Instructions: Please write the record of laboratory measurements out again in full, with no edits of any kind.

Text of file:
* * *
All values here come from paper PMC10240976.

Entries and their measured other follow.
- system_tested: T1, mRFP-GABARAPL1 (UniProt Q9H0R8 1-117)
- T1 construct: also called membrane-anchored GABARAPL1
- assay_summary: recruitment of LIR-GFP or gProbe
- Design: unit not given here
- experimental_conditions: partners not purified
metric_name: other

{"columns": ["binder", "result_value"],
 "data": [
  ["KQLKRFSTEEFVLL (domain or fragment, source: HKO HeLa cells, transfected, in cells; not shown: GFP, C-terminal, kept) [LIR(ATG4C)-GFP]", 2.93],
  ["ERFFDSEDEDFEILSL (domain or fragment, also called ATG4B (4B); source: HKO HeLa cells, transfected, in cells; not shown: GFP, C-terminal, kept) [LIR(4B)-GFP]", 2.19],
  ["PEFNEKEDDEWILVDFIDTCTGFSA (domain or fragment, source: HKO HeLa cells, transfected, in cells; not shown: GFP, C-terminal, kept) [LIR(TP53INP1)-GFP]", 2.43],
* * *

All values here come from paper PMC10240976.

Entries and their measured other follow.
- system_tested: T1, mRFP-GABARAPL1 (UniProt Q9H0R8 1-117)
- T1 construct: also called membrane-anchored GABARAPL1
- assay_summary: recruitment of LIR-GFP or gProbe
- Design: unit not given here
- experimental_conditions: partners not purified
metric_name: other

{"columns": ["binder", "result_value"],
 "data": [
  ["KQLKRFSTEEFVLL (domain or fragment, source: HKO HeLa cells, transfected, in cells; not shown: GFP, C-terminal, kept) [LIR(ATG4C)-GFP]", 2.93],
  ["ERFFDSEDEDFEILSL (domain or fragment, also called ATG4B (4B); source: HKO HeLa cells, transfected, in cells; not shown: GFP, C-terminal, kept) [LIR(4B)-GFP]", 2.19],
  ["PEFNEKEDDEWILVDFIDTCTGFSA (domain or fragment, source: HKO HeLa cells, transfected, in cells; not shown: GFP, C-terminal, kept) [LIR(TP53INP1)-GFP]", 2.43],